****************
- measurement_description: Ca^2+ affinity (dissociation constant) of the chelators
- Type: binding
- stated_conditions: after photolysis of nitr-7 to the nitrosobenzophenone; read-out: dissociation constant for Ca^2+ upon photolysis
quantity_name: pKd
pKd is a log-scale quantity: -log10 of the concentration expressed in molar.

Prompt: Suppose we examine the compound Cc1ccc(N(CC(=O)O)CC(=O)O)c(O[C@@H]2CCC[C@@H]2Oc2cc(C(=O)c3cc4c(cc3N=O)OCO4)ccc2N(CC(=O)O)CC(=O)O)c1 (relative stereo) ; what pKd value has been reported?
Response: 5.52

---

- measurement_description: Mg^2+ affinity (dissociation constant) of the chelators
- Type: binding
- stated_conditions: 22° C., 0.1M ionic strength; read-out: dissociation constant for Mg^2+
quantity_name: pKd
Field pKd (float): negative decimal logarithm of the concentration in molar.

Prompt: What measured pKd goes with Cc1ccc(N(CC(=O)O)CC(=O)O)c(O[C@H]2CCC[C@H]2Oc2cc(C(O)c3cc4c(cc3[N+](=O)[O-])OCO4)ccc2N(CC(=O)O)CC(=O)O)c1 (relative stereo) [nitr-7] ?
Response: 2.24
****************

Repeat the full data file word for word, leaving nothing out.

- measurement_description: Ca^2+ affinity (dissociation constant) of the chelators
- Type: binding
- stated_conditions: after photolysis of nitr-7 to the nitrosobenzophenone; read-out: dissociation constant for Ca^2+ upon photolysis
quantity_name: pKd
pKd is a log-scale quantity: -log10 of the concentration expressed in molar.

Prompt: Suppose we examine the compound Cc1ccc(N(CC(=O)O)CC(=O)O)c(O[C@@H]2CCC[C@@H]2Oc2cc(C(=O)c3cc4c(cc3N=O)OCO4)ccc2N(CC(=O)O)CC(=O)O)c1 (relative stereo) ; what pKd value has been reported?
Response: 5.52

---

- measurement_description: Mg^2+ affinity (dissociation constant) of the chelators
- Type: binding
- stated_conditions: 22° C., 0.1M ionic strength; read-out: dissociation constant for Mg^2+
quantity_name: pKd
Field pKd (float): negative decimal logarithm of the concentration in molar.

Prompt: What measured pKd goes with Cc1ccc(N(CC(=O)O)CC(=O)O)c(O[C@H]2CCC[C@H]2Oc2cc(C(O)c3cc4c(cc3[N+](=O)[O-])OCO4)ccc2N(CC(=O)O)CC(=O)O)c1 (relative stereo) [nitr-7] ?
Response: 2.24